We next explored the downstream molecules involved. First, an online prediction on miRwalk (http://mirwalk.umm.uni-heidelberg.de/) suggested miR-125a has binding sites with rno-HDAC1 (Figure 3A). HDAC1 has been documented to be highly expressed in DN.20 To further validate the binding relationship between miR-125a and HDAC1, we determined HDAC1 expression in the kidney tissues in rats and in GMCs. The RT-qPCR and Western blot results showed that HDAC1 was highly expressed in DN rats as well as in HG-treated GMCs (Figure 3B). In addition, miR-125a mimic/inhibitor and the corresponding NC vector were administrated into HG-treated GMCs, and it was found the HDAC1 expression was notably inhibited by miR-125a mimic (Figure 3C). Moreover, a dual-luciferase reporter gene assay was performed, which found the luciferase activity of WT-HDAC1 was decreased when co-transfected with miR-125a mimic, while the activity was increased when co-transfected with miR-125a inhibitor, and neither the mimic nor inhibitor presented no differences in luciferase activity of MT-HDAC1 (Figure 3D). These findings collectively identified that miR-125a directly binds to HDAC1.

Figure 3 miR-125a directly binds to HDAC1. (A) putative binding sequence of miR-125a and HDAC1 predicted on miRwalk; (B) RT-qPCR and protein expression of HDAC1 in kidney tissues in DN rats and in GMCs determined by RT-qPCR and Western blot analysis (unpaired t test, **p < 0.01 vs Control; ##p<0.01,###p < 0.001 vs NG); (C) HDAC1 expression in HG-treated SV40-MES1 cells post miR-125a mimic/inhibitor/NC transfection determined using RT-qPCR and Western blot analysis (one-way ANOVA, **p < 0.01 vs NC); (D) binding relationship between miR-125a and HDAC1 validated by a dual-luciferase reporter gene assay (one-way ANOVA, *p < 0.05 vs NC). N = 10 in each group. Data were exhibited as mean ± SEM from three independent experiments.

HDAC1 Interacts with ET-1 in DN

Interestingly, HDAC1 has been reported to interact with ET-1,21 which has been suggested as a potential target of DN treatment.22 But if HDAC1 regulates ET-1 in DN requires experimental evidence. Here, our study found high expression of ET-1 both in DN model rats and in HG-treated GMCs using RT-qPCR (Figure 4A). In addition, the RIP assay suggested that the ET-1 mRNA was enriched by the HDAC1 protein (Figure 4B).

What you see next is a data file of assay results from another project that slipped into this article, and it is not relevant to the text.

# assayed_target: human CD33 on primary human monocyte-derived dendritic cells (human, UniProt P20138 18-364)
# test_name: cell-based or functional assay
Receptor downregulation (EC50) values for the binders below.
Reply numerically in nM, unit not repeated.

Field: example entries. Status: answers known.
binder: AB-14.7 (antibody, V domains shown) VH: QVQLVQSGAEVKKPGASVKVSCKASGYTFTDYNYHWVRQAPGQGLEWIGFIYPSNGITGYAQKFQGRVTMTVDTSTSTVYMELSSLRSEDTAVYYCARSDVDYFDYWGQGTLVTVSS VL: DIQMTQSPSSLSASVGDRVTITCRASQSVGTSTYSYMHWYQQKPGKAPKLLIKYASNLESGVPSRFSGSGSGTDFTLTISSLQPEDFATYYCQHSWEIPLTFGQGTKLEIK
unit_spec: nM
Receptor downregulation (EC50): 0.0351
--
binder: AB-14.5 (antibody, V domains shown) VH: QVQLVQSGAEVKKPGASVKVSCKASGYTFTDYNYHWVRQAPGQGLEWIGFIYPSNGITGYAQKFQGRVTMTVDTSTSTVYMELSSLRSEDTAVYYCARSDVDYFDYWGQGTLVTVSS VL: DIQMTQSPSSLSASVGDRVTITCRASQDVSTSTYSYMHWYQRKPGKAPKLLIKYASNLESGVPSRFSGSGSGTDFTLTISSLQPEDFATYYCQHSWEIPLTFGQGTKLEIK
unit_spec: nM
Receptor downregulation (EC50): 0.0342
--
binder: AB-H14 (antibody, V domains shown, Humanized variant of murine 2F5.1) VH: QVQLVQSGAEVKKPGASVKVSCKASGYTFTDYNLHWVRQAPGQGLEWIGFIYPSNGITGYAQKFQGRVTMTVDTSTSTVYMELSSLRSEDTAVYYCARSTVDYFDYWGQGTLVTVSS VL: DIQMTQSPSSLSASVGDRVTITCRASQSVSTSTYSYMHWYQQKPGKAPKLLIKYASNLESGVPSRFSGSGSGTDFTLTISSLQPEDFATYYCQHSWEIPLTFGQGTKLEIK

Figure 4 HDAC1 interacts with ET-1. (A) ET-1 was highly expressed in DN rats and HG-treated GMCs (unpaired t test, **p < 0.01 vs Control; ##p < 0.01 vs NG); (B) enrichment of ET-1 mRNA fragments in the compound pulled down by anti-HDAC1 or anti-IgG (unpaired t test, ***p < 0.001). N = 10 in each group. Data were exhibited as mean ± SEM from three independent experiments.

HDAC1 Regulates ET-1 to Promote DN Progression

Following the findings above, we transferred pcDNA-HDAC1 into the HG-treated GMCs, after which the HDAC1 expression was successfully increased (Figure 5A). Then, HG-treated GMCs were, respectively, transfected with pcDNA, pcDNA-HDAC1, pcDNA-HDAC1 + siRNA-NC, pcDNA-HDAC1 + siRNA-ET-1, after which we found that pcDNA-HDAC1 led to a significant increase in ET-1 expression while siRNA-ET1 suppressed HDAC1 expression (Figure 5B). Then, RT-qPCR found that IL-6 secretion in cells was increased by pcDNA-HDAC1 but inhibited by siRNA-ET-1 (Figure 5C). Proliferation of glomerular mesangial cells is an important marker in DN pathogenesis. Here, we found that the proliferation of HG-treated GMCs was increased by pcDNA-HDAC1 but decreased by siRNA-ET-1 (Figure 5D). These results suggested that HDAC1 could aggravate DN progression by mediating ET-1.